My first major depression happened after my husband of 6 years left out of the blue. The only explanation I ever received was, “I want out.” I’ll never forget what my friend said after the reality set in:
“It would have hurt less if he’d have died.”
It goes without saying that I didn’t wish that on him- but there’s an extra sting to the blow that’s dealt when a family member disappears intentionally. Round 1 of pain in my adult life goes to abandonment. However…
The worst day of my life was when my mother died.
She was only 55 and suffered much. She didn’t want to die, and her last few days were traumatic. She was terrified; we were all terrified. We had no idea how to help someone who was in the clutches of death. When she passed I felt robbed- robbed of my sweet mother, robbed of a grandmother for my future children, robbed of our budding friendship. She was robbed of her retirement and golden years, and of a peaceful end to a long life. Round 2 goes to death. And yet…
Much of the pain I carry stems from someone still living.
My father has lived in another state since I was a teen, and visits are rare. There have been countless birthdays, holidays, births, disasters, inside jokes and boring Saturdays in front of the TV that have happened without him. Most of his time and energy is spent on those in the nearest proximity to him, which causes me to question what I could do to earn his heart and attention. Writing a book hasn’t done it. Having two beautiful children hasn’t done it. Offering to rebuild a car together hasn’t done it. Round 3 goes to abandonment. But still…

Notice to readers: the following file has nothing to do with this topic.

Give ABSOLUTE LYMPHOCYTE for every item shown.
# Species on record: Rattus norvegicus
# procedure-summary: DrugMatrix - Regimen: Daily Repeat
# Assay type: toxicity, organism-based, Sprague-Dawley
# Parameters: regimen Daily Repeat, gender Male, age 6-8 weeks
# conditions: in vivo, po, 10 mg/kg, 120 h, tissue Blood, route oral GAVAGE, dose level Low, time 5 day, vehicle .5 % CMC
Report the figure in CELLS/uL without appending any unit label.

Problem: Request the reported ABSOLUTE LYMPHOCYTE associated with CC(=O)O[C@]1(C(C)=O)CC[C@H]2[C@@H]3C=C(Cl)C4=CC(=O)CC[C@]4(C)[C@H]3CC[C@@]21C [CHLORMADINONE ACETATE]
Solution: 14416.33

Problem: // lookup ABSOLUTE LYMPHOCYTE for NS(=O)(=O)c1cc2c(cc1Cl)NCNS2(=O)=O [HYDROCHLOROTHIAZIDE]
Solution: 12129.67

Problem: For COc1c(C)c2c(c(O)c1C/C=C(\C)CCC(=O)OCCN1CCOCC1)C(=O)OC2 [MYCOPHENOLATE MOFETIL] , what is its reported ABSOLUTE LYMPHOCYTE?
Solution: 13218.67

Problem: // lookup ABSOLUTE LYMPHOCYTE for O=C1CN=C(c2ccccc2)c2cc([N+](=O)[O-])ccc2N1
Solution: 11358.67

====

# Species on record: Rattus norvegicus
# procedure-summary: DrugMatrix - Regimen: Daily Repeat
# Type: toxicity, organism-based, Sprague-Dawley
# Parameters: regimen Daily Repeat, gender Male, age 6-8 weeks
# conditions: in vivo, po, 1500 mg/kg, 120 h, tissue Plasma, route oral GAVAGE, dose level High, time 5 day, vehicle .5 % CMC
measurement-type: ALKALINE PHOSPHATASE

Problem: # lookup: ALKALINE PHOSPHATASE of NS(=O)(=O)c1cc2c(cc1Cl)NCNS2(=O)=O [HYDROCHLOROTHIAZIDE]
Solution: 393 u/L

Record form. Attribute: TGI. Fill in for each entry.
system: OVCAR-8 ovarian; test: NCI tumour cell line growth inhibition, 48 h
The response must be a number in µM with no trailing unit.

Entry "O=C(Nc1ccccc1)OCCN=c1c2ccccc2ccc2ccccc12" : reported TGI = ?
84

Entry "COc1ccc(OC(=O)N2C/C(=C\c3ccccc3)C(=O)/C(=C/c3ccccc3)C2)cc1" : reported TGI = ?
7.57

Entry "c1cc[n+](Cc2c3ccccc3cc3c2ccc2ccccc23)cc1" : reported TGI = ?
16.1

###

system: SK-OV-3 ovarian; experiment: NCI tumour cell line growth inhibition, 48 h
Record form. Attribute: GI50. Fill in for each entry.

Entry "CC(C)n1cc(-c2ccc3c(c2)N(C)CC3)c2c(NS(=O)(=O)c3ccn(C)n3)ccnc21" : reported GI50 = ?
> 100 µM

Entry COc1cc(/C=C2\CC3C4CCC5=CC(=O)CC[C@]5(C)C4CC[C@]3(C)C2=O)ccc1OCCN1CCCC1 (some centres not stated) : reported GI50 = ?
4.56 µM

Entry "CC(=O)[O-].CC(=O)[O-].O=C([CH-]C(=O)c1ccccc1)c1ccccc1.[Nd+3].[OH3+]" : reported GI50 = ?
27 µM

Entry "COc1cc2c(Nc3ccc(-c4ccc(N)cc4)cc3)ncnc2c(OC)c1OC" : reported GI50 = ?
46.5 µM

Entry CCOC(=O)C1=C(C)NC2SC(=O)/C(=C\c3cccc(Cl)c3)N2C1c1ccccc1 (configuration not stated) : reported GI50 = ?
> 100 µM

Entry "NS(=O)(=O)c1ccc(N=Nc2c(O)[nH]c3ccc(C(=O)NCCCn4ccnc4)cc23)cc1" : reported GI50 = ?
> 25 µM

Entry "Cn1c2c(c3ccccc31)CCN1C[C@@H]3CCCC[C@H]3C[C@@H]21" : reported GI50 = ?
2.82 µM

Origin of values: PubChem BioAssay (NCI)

The pain of the death and abandonments I’ve faced is entwined.
It is possible that Mom’s death would’ve been easier to bear if my father, who had shared many of the same memories, would fondly look through her pictures and mementos and want to celebrate her life. Had Mom lived, I may not need what my father doesn’t know how to give, I may not have noticed that he wasn’t giving it. If my first husband hadn’t left, I may have skipped my second “teenager” phase that I used to reform my adult identity. Perhaps it would’ve spared me the guilt that I carry over wasting Mom’s last precious years in self-pity.
Comparing forms of grief and loss is futile, whether I examine my own heartbreaks or lay them down next to someone else’s. There are no winners when pain is involved- it’s a draw. But there is something to be gained from being able to say, “I can relate to that,” or “I’m so sorry. I’m broken too.” Pain gives creditability, creates experience. Death and abandonment can beautify.
My pain and my purpose are interwoven.
If my heart was whole and unbroken, my love would not flow out through the cracks onto others. The death and abandonments in my life have been equally heart-crushing, but have also equally contributed to the person I am becoming.